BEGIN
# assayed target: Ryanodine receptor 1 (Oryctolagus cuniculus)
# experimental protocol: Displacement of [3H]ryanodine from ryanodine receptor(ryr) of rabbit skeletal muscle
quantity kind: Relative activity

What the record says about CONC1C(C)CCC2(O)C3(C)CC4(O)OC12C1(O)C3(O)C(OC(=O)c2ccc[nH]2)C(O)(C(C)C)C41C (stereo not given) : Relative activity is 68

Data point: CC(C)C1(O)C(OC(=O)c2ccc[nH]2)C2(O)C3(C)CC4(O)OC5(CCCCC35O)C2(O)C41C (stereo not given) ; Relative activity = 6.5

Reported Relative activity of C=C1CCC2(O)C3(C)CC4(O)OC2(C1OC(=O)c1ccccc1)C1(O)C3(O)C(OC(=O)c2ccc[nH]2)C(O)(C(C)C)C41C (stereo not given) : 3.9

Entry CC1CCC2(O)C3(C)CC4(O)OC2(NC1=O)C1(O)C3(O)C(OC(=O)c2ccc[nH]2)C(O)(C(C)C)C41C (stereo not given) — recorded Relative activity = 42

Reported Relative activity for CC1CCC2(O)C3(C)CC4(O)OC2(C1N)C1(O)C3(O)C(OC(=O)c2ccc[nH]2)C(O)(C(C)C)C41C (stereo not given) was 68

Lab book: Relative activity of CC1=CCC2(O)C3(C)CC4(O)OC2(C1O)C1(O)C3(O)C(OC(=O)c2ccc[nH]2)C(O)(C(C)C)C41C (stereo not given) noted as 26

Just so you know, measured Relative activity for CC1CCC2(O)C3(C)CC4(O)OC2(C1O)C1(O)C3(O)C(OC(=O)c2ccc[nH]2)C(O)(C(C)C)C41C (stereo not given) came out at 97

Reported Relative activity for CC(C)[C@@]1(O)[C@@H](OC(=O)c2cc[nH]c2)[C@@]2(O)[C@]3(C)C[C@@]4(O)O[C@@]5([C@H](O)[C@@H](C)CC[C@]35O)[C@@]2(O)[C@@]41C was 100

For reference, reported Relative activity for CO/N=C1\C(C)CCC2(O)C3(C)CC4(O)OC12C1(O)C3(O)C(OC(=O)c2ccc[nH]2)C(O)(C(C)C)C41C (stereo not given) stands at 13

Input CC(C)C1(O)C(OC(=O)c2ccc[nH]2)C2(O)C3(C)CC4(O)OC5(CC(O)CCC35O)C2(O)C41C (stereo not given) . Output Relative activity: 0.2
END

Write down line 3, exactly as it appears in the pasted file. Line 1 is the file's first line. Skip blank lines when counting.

quantity kind: Relative activity